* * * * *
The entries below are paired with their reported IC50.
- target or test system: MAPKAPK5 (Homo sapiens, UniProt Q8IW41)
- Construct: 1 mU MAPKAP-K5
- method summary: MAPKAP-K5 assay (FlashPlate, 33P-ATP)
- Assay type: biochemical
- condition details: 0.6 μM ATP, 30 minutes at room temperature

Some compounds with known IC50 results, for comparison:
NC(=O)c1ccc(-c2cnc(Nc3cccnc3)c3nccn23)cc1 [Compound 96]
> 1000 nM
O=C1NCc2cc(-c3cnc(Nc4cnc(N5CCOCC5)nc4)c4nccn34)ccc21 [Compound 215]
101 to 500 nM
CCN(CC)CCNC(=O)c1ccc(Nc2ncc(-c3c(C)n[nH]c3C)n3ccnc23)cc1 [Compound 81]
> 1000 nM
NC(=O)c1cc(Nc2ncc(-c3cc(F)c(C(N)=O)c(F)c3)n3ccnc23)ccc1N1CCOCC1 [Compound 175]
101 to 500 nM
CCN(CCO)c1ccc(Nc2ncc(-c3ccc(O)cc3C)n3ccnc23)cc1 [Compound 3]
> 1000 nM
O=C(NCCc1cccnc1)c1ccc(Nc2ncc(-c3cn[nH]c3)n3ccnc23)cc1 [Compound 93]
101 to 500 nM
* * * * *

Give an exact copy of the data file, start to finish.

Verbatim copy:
The entries below are paired with their reported IC50.
- target or test system: MAPKAPK5 (Homo sapiens, UniProt Q8IW41)
- Construct: 1 mU MAPKAP-K5
- method summary: MAPKAP-K5 assay (FlashPlate, 33P-ATP)
- Assay type: biochemical
- condition details: 0.6 μM ATP, 30 minutes at room temperature

Some compounds with known IC50 results, for comparison:
NC(=O)c1ccc(-c2cnc(Nc3cccnc3)c3nccn23)cc1 [Compound 96]
> 1000 nM
O=C1NCc2cc(-c3cnc(Nc4cnc(N5CCOCC5)nc4)c4nccn34)ccc21 [Compound 215]
101 to 500 nM
CCN(CC)CCNC(=O)c1ccc(Nc2ncc(-c3c(C)n[nH]c3C)n3ccnc23)cc1 [Compound 81]
> 1000 nM
NC(=O)c1cc(Nc2ncc(-c3cc(F)c(C(N)=O)c(F)c3)n3ccnc23)ccc1N1CCOCC1 [Compound 175]
101 to 500 nM
CCN(CCO)c1ccc(Nc2ncc(-c3ccc(O)cc3C)n3ccnc23)cc1 [Compound 3]
> 1000 nM
O=C(NCCc1cccnc1)c1ccc(Nc2ncc(-c3cn[nH]c3)n3ccnc23)cc1 [Compound 93]
101 to 500 nM